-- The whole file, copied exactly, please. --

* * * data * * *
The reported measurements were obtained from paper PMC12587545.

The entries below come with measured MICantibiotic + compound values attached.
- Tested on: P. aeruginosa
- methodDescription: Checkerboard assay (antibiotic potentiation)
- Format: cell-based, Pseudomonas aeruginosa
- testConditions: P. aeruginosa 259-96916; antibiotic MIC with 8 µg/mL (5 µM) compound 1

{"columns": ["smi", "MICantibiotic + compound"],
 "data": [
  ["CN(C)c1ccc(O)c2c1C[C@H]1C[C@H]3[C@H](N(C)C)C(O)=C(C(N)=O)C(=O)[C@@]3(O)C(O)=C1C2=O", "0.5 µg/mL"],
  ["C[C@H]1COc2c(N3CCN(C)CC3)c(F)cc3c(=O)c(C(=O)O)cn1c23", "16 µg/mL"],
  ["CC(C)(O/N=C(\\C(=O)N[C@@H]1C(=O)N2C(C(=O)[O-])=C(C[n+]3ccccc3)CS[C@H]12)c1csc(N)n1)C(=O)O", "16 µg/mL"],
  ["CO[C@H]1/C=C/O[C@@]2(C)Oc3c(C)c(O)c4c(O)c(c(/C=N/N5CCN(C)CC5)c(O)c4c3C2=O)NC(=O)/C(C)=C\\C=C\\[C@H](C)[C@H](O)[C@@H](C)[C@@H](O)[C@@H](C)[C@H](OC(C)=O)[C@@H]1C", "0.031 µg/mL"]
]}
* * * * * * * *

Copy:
The reported measurements were obtained from paper PMC12587545.

The entries below come with measured MICantibiotic + compound values attached.
- Tested on: P. aeruginosa
- methodDescription: Checkerboard assay (antibiotic potentiation)
- Format: cell-based, Pseudomonas aeruginosa
- testConditions: P. aeruginosa 259-96916; antibiotic MIC with 8 µg/mL (5 µM) compound 1

{"columns": ["smi", "MICantibiotic + compound"],
 "data": [
  ["CN(C)c1ccc(O)c2c1C[C@H]1C[C@H]3[C@H](N(C)C)C(O)=C(C(N)=O)C(=O)[C@@]3(O)C(O)=C1C2=O", "0.5 µg/mL"],
  ["C[C@H]1COc2c(N3CCN(C)CC3)c(F)cc3c(=O)c(C(=O)O)cn1c23", "16 µg/mL"],
  ["CC(C)(O/N=C(\\C(=O)N[C@@H]1C(=O)N2C(C(=O)[O-])=C(C[n+]3ccccc3)CS[C@H]12)c1csc(N)n1)C(=O)O", "16 µg/mL"],
  ["CO[C@H]1/C=C/O[C@@]2(C)Oc3c(C)c(O)c4c(O)c(c(/C=N/N5CCN(C)CC5)c(O)c4c3C2=O)NC(=O)/C(C)=C\\C=C\\[C@H](C)[C@H](O)[C@@H](C)[C@@H](O)[C@@H](C)[C@H](OC(C)=O)[C@@H]1C", "0.031 µg/mL"]
]}